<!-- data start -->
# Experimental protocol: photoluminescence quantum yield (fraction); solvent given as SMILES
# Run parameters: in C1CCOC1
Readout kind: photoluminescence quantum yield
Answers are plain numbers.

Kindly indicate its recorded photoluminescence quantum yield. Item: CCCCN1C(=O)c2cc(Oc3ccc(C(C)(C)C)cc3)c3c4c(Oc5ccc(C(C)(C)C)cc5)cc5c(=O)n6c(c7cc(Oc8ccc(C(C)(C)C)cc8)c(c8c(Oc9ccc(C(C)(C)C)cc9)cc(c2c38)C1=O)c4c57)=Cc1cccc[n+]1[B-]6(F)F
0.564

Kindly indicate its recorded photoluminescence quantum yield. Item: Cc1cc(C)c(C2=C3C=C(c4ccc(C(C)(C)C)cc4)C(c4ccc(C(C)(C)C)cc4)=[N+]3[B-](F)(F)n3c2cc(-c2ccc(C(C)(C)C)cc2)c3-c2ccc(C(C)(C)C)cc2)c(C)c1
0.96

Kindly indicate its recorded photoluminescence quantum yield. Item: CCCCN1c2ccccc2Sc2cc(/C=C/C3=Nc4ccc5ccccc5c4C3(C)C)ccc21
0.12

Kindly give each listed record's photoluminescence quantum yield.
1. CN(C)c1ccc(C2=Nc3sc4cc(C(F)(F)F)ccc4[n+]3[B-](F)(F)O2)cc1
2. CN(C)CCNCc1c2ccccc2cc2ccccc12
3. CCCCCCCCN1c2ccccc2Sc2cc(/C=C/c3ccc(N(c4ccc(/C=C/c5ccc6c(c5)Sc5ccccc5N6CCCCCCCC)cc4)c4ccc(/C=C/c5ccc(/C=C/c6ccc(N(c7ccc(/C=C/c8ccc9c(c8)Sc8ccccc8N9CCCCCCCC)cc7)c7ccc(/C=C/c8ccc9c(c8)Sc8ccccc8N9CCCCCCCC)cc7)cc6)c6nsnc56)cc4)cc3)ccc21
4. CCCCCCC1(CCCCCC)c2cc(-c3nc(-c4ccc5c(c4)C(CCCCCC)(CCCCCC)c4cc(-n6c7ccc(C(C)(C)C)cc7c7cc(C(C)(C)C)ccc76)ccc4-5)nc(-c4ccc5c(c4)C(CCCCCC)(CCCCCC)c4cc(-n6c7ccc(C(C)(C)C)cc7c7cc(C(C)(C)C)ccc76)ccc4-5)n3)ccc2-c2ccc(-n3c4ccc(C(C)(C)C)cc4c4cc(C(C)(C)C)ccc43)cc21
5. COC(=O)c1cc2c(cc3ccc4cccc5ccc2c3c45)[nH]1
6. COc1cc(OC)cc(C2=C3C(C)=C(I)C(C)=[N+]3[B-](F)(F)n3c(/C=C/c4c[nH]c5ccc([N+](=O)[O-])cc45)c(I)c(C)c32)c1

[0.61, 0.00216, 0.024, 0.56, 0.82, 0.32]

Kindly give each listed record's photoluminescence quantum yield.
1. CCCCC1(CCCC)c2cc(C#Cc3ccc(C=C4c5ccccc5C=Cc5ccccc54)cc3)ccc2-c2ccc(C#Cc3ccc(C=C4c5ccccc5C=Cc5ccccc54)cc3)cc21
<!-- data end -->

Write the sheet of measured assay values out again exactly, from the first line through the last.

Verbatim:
# Experimental protocol: photoluminescence quantum yield (fraction); solvent given as SMILES
# Run parameters: in C1CCOC1
Readout kind: photoluminescence quantum yield
Answers are plain numbers.

Kindly indicate its recorded photoluminescence quantum yield. Item: CCCCN1C(=O)c2cc(Oc3ccc(C(C)(C)C)cc3)c3c4c(Oc5ccc(C(C)(C)C)cc5)cc5c(=O)n6c(c7cc(Oc8ccc(C(C)(C)C)cc8)c(c8c(Oc9ccc(C(C)(C)C)cc9)cc(c2c38)C1=O)c4c57)=Cc1cccc[n+]1[B-]6(F)F
0.564

Kindly indicate its recorded photoluminescence quantum yield. Item: Cc1cc(C)c(C2=C3C=C(c4ccc(C(C)(C)C)cc4)C(c4ccc(C(C)(C)C)cc4)=[N+]3[B-](F)(F)n3c2cc(-c2ccc(C(C)(C)C)cc2)c3-c2ccc(C(C)(C)C)cc2)c(C)c1
0.96

Kindly indicate its recorded photoluminescence quantum yield. Item: CCCCN1c2ccccc2Sc2cc(/C=C/C3=Nc4ccc5ccccc5c4C3(C)C)ccc21
0.12

Kindly give each listed record's photoluminescence quantum yield.
1. CN(C)c1ccc(C2=Nc3sc4cc(C(F)(F)F)ccc4[n+]3[B-](F)(F)O2)cc1
2. CN(C)CCNCc1c2ccccc2cc2ccccc12
3. CCCCCCCCN1c2ccccc2Sc2cc(/C=C/c3ccc(N(c4ccc(/C=C/c5ccc6c(c5)Sc5ccccc5N6CCCCCCCC)cc4)c4ccc(/C=C/c5ccc(/C=C/c6ccc(N(c7ccc(/C=C/c8ccc9c(c8)Sc8ccccc8N9CCCCCCCC)cc7)c7ccc(/C=C/c8ccc9c(c8)Sc8ccccc8N9CCCCCCCC)cc7)cc6)c6nsnc56)cc4)cc3)ccc21
4. CCCCCCC1(CCCCCC)c2cc(-c3nc(-c4ccc5c(c4)C(CCCCCC)(CCCCCC)c4cc(-n6c7ccc(C(C)(C)C)cc7c7cc(C(C)(C)C)ccc76)ccc4-5)nc(-c4ccc5c(c4)C(CCCCCC)(CCCCCC)c4cc(-n6c7ccc(C(C)(C)C)cc7c7cc(C(C)(C)C)ccc76)ccc4-5)n3)ccc2-c2ccc(-n3c4ccc(C(C)(C)C)cc4c4cc(C(C)(C)C)ccc43)cc21
5. COC(=O)c1cc2c(cc3ccc4cccc5ccc2c3c45)[nH]1
6. COc1cc(OC)cc(C2=C3C(C)=C(I)C(C)=[N+]3[B-](F)(F)n3c(/C=C/c4c[nH]c5ccc([N+](=O)[O-])cc45)c(I)c(C)c32)c1

[0.61, 0.00216, 0.024, 0.56, 0.82, 0.32]

Kindly give each listed record's photoluminescence quantum yield.
1. CCCCC1(CCCC)c2cc(C#Cc3ccc(C=C4c5ccccc5C=Cc5ccccc54)cc3)ccc2-c2ccc(C#Cc3ccc(C=C4c5ccccc5C=Cc5ccccc54)cc3)cc21